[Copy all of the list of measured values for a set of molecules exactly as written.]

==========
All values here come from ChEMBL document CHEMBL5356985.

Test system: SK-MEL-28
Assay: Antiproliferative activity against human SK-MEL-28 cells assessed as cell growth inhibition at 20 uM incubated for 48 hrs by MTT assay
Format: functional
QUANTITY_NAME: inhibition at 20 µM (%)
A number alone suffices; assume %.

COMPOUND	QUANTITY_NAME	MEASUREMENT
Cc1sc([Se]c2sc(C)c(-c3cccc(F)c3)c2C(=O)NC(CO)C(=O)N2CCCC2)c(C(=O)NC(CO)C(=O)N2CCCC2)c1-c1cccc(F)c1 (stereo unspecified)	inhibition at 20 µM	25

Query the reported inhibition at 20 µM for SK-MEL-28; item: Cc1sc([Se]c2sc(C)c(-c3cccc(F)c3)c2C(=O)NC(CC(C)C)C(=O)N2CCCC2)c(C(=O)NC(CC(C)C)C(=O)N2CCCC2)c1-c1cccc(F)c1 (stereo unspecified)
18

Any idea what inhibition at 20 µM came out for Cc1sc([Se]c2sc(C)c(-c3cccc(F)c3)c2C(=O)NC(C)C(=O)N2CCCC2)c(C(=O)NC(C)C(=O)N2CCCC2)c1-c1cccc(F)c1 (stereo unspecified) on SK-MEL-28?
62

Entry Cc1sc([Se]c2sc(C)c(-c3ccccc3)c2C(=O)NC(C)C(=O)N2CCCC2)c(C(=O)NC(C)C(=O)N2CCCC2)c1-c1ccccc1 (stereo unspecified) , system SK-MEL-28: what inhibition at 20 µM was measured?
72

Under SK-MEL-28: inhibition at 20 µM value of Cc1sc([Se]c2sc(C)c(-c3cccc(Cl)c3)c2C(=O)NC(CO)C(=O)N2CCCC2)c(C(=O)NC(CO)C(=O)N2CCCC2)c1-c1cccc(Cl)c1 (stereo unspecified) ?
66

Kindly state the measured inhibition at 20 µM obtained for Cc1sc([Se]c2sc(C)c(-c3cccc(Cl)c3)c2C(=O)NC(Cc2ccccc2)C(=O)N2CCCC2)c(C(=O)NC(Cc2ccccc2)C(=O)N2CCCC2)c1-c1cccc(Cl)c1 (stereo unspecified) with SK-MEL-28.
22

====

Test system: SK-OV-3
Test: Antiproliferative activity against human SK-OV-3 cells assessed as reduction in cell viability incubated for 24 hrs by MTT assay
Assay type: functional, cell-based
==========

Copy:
All values here come from ChEMBL document CHEMBL5356985.

Test system: SK-MEL-28
Assay: Antiproliferative activity against human SK-MEL-28 cells assessed as cell growth inhibition at 20 uM incubated for 48 hrs by MTT assay
Format: functional
QUANTITY_NAME: inhibition at 20 µM (%)
A number alone suffices; assume %.

COMPOUND	QUANTITY_NAME	MEASUREMENT
Cc1sc([Se]c2sc(C)c(-c3cccc(F)c3)c2C(=O)NC(CO)C(=O)N2CCCC2)c(C(=O)NC(CO)C(=O)N2CCCC2)c1-c1cccc(F)c1 (stereo unspecified)	inhibition at 20 µM	25

Query the reported inhibition at 20 µM for SK-MEL-28; item: Cc1sc([Se]c2sc(C)c(-c3cccc(F)c3)c2C(=O)NC(CC(C)C)C(=O)N2CCCC2)c(C(=O)NC(CC(C)C)C(=O)N2CCCC2)c1-c1cccc(F)c1 (stereo unspecified)
18

Any idea what inhibition at 20 µM came out for Cc1sc([Se]c2sc(C)c(-c3cccc(F)c3)c2C(=O)NC(C)C(=O)N2CCCC2)c(C(=O)NC(C)C(=O)N2CCCC2)c1-c1cccc(F)c1 (stereo unspecified) on SK-MEL-28?
62

Entry Cc1sc([Se]c2sc(C)c(-c3ccccc3)c2C(=O)NC(C)C(=O)N2CCCC2)c(C(=O)NC(C)C(=O)N2CCCC2)c1-c1ccccc1 (stereo unspecified) , system SK-MEL-28: what inhibition at 20 µM was measured?
72

Under SK-MEL-28: inhibition at 20 µM value of Cc1sc([Se]c2sc(C)c(-c3cccc(Cl)c3)c2C(=O)NC(CO)C(=O)N2CCCC2)c(C(=O)NC(CO)C(=O)N2CCCC2)c1-c1cccc(Cl)c1 (stereo unspecified) ?
66

Kindly state the measured inhibition at 20 µM obtained for Cc1sc([Se]c2sc(C)c(-c3cccc(Cl)c3)c2C(=O)NC(Cc2ccccc2)C(=O)N2CCCC2)c(C(=O)NC(Cc2ccccc2)C(=O)N2CCCC2)c1-c1cccc(Cl)c1 (stereo unspecified) with SK-MEL-28.
22

====

Test system: SK-OV-3
Test: Antiproliferative activity against human SK-OV-3 cells assessed as reduction in cell viability incubated for 24 hrs by MTT assay
Assay type: functional, cell-based